Cellular Metabolism of Estradiol in Models for Select Molecular Subtypes of Clinical Breast CancerNitin Telang*
Palindrome Liaisons Consultants, Cancer Prevention Research Program, Montvale, New Jersey, USA
- *Corresponding Author:
- Nitin Telang, Ph.D.
Cancer Prevention Research Program
Palindrome Liaisons Consultants
10 Rolling Ridge Road, Suite B
Montvale, NJ 07645-1559, USA
E-mail: [email protected]
Received August 20, 2014; Accepted September 25, 2014; Published October 05, 2014
Citation: Telang N (2014) Cellular Metabolism of Estradiol in Models for Select Molecular Subtypes of Clinical Breast Cancer. J Steroids Hormon Sci 5:143. doi:10.4172/2157-7536.1000.143
Copyright: © 2014 Telang N. This is an open-access article distributed under the terms of the Creative Commons Attribution License, which permits unrestricted use, distribution, and reproduction in any medium, provided the original author and source are credited.
The mitogenic ovarian steroid hormone 17β-estradiol (E2) is associated with progression of Estrogen Receptor Positive (ER+) breast cancer, and ER represents a major therapeutic target for endocrine therapy. In addition to the ER dependent signal transduction, cellular oxidative metabolism of the ER ligand E2 generates several metabolites with pleotropic growth modulatory effects on breast cancer cells, providing valuable leads for novel therapeutic approach. The molecular classification of clinical breast cancer has defined cancer subtypes based on differential expression of the genes for hormones and growth factor receptors, thereby facilitating subtype targeted therapeutic interventions. However, de novo or acquired resistance to conventional endocrine and targeted small molecule based treatment limits the therapeutic efficacy and promotes therapy resistant disease progression. These aspects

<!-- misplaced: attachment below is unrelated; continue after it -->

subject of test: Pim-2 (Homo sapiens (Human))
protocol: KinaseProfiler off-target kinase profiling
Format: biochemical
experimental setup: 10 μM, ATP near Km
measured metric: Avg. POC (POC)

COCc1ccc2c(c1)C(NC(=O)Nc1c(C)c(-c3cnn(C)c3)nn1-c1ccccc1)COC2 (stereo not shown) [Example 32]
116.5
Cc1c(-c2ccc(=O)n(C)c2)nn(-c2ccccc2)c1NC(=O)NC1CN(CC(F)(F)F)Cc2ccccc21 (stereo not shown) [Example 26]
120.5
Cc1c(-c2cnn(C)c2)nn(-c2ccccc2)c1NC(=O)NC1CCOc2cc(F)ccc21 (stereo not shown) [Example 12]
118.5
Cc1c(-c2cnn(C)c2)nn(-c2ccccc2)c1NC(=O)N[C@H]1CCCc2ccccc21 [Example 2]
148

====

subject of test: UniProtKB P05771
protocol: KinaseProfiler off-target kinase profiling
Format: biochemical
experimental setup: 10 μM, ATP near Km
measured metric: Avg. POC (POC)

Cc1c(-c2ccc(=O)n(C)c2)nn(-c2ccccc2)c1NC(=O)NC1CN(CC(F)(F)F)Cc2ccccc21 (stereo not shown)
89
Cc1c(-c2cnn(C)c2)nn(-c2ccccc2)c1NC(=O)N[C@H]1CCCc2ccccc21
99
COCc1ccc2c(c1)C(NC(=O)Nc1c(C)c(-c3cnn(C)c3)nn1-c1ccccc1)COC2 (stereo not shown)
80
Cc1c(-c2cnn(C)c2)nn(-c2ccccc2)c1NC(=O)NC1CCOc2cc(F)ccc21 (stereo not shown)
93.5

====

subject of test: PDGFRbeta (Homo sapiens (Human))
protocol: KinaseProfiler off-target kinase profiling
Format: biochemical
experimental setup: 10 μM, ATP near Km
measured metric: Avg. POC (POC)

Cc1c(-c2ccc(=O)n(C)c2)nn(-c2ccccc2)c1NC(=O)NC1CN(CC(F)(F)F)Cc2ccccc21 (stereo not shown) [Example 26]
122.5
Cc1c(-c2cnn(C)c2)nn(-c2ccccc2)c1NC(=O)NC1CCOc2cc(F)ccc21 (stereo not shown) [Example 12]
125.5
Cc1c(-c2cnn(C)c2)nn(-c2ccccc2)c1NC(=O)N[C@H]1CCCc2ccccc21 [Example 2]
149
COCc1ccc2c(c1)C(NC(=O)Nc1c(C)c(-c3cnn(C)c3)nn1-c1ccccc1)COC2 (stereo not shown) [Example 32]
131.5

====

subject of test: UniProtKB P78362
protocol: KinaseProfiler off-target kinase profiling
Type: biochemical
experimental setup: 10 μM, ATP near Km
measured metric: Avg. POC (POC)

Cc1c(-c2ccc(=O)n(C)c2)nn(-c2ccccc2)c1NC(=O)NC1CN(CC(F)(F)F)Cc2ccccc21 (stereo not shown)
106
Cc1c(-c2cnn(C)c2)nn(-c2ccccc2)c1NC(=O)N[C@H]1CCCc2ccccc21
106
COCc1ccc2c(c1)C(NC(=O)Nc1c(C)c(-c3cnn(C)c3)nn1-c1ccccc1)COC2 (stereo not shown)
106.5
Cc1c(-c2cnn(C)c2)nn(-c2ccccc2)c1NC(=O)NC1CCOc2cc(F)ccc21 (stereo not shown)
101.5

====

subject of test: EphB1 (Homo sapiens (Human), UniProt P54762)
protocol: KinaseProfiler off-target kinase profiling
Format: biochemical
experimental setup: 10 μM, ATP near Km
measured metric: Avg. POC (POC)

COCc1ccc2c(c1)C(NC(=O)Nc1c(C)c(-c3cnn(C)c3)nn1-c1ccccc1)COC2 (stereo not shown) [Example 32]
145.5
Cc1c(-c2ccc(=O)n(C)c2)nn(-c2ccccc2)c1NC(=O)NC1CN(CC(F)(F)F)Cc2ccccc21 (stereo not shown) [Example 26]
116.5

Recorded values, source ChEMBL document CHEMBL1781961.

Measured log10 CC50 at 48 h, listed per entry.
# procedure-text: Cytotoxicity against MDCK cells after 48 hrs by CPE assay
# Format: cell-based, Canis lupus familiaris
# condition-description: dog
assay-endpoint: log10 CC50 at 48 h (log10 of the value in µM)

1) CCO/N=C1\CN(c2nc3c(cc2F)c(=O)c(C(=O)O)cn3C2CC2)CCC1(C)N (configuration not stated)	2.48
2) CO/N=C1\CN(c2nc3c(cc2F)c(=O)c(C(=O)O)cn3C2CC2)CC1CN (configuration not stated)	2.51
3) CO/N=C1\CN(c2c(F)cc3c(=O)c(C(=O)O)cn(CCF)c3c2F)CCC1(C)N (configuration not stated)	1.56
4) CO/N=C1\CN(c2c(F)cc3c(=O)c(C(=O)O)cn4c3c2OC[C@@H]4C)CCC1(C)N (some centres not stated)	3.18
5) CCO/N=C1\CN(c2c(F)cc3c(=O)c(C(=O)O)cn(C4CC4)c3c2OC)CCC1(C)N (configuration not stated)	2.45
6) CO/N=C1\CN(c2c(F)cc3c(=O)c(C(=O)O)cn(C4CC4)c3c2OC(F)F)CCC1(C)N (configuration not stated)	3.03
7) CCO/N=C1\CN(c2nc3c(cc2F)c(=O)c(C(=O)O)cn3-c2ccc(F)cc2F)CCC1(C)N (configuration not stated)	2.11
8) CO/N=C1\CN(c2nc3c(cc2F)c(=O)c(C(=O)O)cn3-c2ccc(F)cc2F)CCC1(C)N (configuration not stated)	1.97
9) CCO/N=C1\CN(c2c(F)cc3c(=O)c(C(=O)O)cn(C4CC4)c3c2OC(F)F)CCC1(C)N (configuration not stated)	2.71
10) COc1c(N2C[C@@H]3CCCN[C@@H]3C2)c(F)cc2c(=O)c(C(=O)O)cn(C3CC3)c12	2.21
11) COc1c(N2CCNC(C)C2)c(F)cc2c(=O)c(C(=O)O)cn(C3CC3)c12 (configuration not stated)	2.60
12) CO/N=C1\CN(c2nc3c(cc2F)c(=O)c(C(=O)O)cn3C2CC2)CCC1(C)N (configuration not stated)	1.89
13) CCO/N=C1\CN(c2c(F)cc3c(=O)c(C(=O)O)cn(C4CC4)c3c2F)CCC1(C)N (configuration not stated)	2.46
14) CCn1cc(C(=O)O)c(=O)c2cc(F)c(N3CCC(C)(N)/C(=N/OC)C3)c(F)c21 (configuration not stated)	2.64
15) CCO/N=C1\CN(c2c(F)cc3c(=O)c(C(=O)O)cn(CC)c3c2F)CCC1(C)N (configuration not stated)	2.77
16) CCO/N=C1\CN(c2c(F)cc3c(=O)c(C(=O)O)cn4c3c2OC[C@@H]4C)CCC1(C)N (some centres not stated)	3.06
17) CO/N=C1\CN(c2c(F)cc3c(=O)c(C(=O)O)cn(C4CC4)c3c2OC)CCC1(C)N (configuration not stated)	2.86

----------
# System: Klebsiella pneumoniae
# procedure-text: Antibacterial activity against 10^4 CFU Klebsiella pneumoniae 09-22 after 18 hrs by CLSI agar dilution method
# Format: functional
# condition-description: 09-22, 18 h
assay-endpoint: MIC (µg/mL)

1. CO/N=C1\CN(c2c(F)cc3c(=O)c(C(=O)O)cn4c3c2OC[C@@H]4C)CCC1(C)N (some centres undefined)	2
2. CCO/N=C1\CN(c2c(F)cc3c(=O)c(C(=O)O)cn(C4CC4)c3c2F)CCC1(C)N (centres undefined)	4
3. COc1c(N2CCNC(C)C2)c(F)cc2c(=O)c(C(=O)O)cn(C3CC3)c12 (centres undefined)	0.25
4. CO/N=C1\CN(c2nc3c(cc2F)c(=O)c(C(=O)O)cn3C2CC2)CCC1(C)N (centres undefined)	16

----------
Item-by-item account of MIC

emphasize the need for identification of new efficacious non-toxic lead compounds. The present review summarizes critical experiments conducted to i) develop and optimize human tissue derived cell culture models for select molecular subtypes of clinical breast cancer, ii) determine the status of homeostatic growth control, cellular metabolism of 17β-estradiol (E2) and cancer risk in the developed models, and iii) evaluate the therapeutic efficacy and identify possible mechanisms of action of select herbal extracts/phyto-chemical. Additionally, this review discusses the evidence for the role of E2 metabolism in breast carcinogenesis and therapy. The data generated from the cell culture experiments demonstrate that the models for select molecular sub-types exhibit aberrant hyperproliferation, altered cellular metabolism of E2 and enhanced cancer risk. Select mechanistically distinct herbal extracts and natural phyto-chemical at their respective maximum cytostatic concentrations modulate cellular
metabolism of E2 favoring generation of anti-proliferative metabolites and inhibit anchorage independent growth, thus reducing cancer risk. Collectively, these data validate the present mechanism based cell culture approach to identify and prioritize novel efficacious lead compounds for subtype targeted therapy of clinical breast cancer.